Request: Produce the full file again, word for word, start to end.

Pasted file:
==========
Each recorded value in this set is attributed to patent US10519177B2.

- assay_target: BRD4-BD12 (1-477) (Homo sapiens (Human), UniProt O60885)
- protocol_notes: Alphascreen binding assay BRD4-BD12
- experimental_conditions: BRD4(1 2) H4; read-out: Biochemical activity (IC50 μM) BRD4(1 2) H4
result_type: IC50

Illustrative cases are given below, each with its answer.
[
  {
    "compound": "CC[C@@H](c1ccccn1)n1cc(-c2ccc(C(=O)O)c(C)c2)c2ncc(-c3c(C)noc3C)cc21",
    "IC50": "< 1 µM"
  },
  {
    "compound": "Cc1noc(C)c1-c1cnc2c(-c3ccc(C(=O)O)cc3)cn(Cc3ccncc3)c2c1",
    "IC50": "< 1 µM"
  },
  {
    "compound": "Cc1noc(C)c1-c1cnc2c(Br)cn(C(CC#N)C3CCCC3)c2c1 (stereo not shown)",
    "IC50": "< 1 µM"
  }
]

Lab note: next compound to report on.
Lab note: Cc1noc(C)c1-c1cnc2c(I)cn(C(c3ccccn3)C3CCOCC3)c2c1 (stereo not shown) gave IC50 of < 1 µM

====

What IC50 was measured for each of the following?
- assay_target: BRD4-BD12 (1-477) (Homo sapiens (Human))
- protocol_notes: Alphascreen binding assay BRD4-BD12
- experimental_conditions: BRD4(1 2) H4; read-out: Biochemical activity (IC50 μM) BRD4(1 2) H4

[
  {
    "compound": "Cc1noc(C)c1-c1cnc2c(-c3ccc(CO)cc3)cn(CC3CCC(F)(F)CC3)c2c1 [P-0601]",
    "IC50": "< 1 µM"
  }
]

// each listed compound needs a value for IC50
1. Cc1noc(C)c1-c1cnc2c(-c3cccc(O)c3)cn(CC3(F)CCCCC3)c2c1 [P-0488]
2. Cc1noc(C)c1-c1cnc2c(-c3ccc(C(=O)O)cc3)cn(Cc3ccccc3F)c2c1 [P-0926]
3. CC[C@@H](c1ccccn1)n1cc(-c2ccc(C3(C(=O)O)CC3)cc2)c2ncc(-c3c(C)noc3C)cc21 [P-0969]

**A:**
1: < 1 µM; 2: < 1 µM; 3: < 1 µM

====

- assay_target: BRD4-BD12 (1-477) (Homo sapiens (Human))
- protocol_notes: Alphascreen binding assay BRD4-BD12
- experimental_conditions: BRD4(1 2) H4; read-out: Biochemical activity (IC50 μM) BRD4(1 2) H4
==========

Each recorded value in this set is attributed to patent US10519177B2.

- assay_target: BRD4-BD12 (1-477) (Homo sapiens (Human), UniProt O60885)
- protocol_notes: Alphascreen binding assay BRD4-BD12
- experimental_conditions: BRD4(1 2) H4; read-out: Biochemical activity (IC50 μM) BRD4(1 2) H4
result_type: IC50

Illustrative cases are given below, each with its answer.
[
  {
    "compound": "CC[C@@H](c1ccccn1)n1cc(-c2ccc(C(=O)O)c(C)c2)c2ncc(-c3c(C)noc3C)cc21",
    "IC50": "< 1 µM"
  },
  {
    "compound": "Cc1noc(C)c1-c1cnc2c(-c3ccc(C(=O)O)cc3)cn(Cc3ccncc3)c2c1",
    "IC50": "< 1 µM"
  },
  {
    "compound": "Cc1noc(C)c1-c1cnc2c(Br)cn(C(CC#N)C3CCCC3)c2c1 (stereo not shown)",
    "IC50": "< 1 µM"
  }
]

Lab note: next compound to report on.
Lab note: Cc1noc(C)c1-c1cnc2c(I)cn(C(c3ccccn3)C3CCOCC3)c2c1 (stereo not shown) gave IC50 of < 1 µM

====

What IC50 was measured for each of the following?
- assay_target: BRD4-BD12 (1-477) (Homo sapiens (Human))
- protocol_notes: Alphascreen binding assay BRD4-BD12
- experimental_conditions: BRD4(1 2) H4; read-out: Biochemical activity (IC50 μM) BRD4(1 2) H4

[
  {
    "compound": "Cc1noc(C)c1-c1cnc2c(-c3ccc(CO)cc3)cn(CC3CCC(F)(F)CC3)c2c1 [P-0601]",
    "IC50": "< 1 µM"
  }
]

// each listed compound needs a value for IC50
1. Cc1noc(C)c1-c1cnc2c(-c3cccc(O)c3)cn(CC3(F)CCCCC3)c2c1 [P-0488]
2. Cc1noc(C)c1-c1cnc2c(-c3ccc(C(=O)O)cc3)cn(Cc3ccccc3F)c2c1 [P-0926]
3. CC[C@@H](c1ccccn1)n1cc(-c2ccc(C3(C(=O)O)CC3)cc2)c2ncc(-c3c(C)noc3C)cc21 [P-0969]

**A:**
1: < 1 µM; 2: < 1 µM; 3: < 1 µM

====

- assay_target: BRD4-BD12 (1-477) (Homo sapiens (Human))
- protocol_notes: Alphascreen binding assay BRD4-BD12
- experimental_conditions: BRD4(1 2) H4; read-out: Biochemical activity (IC50 μM) BRD4(1 2) H4